Correlation does not equal causation. This is one of the wisest pieces of advice I have ever heard. In short, it effectively means don’t assume because it might lead you up completely the wrong path.
We can all understand how this might apply to the pandemic crisis – in fact it is a basic rule of general research and epidemiology. In one case a study directly linked football matches taking place in March with an increase in cases of COVID in April. However, as one critic put it: “They have not actually linked cases or outbreaks to football matches and there is no mention of contact tracing or outbreaks that have been obviously linked back to football attendance.” It could all simply have been a coincidence with another, as-yet unidentified source responsible.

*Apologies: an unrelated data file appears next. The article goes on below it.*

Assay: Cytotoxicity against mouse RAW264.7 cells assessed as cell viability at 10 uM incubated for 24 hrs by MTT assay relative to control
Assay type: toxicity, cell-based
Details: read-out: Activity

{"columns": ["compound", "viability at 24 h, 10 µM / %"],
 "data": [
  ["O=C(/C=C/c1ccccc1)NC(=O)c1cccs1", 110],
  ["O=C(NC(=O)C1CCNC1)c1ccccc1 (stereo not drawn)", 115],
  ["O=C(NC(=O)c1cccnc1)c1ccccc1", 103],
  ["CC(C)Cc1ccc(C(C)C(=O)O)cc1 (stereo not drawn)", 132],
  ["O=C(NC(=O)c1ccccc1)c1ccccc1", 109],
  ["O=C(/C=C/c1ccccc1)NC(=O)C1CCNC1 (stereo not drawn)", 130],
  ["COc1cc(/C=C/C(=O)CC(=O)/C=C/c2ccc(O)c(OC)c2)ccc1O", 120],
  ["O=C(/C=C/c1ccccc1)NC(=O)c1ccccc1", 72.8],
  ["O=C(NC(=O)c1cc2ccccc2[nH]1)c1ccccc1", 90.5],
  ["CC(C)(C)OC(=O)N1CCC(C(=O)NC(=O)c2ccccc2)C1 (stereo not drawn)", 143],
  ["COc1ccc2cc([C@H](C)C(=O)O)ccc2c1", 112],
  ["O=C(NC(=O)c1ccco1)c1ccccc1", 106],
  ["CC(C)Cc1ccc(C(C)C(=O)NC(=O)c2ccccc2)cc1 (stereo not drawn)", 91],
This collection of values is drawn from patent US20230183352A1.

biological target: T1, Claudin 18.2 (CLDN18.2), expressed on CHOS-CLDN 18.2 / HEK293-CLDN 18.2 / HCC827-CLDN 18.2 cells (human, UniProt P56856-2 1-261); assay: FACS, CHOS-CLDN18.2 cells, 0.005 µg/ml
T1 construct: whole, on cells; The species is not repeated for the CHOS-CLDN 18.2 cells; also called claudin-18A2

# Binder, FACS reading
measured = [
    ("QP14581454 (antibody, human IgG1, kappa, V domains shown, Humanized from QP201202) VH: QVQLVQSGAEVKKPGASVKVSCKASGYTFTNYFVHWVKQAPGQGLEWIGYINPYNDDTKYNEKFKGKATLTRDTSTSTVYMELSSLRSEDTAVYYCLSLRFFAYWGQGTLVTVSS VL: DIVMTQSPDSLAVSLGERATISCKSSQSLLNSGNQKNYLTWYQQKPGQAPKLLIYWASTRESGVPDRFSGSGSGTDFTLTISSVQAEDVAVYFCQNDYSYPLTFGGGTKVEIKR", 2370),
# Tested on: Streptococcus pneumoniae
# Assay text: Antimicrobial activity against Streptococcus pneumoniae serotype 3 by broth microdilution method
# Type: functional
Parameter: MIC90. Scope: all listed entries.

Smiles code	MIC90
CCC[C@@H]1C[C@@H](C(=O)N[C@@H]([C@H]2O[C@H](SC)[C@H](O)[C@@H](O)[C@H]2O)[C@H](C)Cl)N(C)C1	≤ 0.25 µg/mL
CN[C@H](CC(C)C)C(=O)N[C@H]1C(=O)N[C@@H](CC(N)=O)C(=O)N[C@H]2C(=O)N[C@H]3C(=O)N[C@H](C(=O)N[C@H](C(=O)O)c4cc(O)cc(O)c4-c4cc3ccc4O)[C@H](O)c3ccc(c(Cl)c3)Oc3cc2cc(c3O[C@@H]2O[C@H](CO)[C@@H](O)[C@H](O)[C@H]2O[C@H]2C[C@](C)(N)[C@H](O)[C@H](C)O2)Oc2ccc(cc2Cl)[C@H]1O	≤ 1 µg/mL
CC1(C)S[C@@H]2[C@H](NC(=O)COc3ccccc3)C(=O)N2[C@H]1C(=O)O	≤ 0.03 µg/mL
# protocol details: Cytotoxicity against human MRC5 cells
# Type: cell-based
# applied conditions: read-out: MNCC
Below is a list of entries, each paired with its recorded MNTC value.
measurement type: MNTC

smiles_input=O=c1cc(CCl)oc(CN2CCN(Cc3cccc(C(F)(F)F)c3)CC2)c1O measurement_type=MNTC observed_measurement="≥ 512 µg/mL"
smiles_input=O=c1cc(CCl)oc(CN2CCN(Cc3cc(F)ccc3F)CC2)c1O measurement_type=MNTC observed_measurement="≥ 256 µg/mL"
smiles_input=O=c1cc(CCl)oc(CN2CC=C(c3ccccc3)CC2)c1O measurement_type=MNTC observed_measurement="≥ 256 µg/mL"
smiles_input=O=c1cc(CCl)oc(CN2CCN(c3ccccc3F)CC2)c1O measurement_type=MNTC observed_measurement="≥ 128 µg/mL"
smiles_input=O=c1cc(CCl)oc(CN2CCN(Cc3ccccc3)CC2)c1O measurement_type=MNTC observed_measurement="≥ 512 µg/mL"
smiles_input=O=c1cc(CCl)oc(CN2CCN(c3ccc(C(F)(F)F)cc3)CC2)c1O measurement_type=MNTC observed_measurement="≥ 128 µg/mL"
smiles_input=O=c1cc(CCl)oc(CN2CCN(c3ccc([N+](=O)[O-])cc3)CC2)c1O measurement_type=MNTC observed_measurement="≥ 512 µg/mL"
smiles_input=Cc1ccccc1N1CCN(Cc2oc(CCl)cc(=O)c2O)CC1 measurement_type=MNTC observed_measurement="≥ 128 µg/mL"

I am keeping this example at the forefront of my thinking in assessing the extraordinary turn of events at my auctions since the lockdown started: soaring prices, unprecedented sell-through rates and a much wider net of bidders. A number of obvious causes spring to mind, from bored workers sitting at home looking for somewhere to spend their money to new bidders finally logging on to take part because there was no other way of buying at auction.
I’m sure both of these play a part, but it is clear that other factors are also at play.
Opening bids of ten times the estimate for fairly run-of-the-mill items at our latest books sale are a case in point. I haven’t got to the bottom of this phenomenon yet, but believe me, I’m working on it.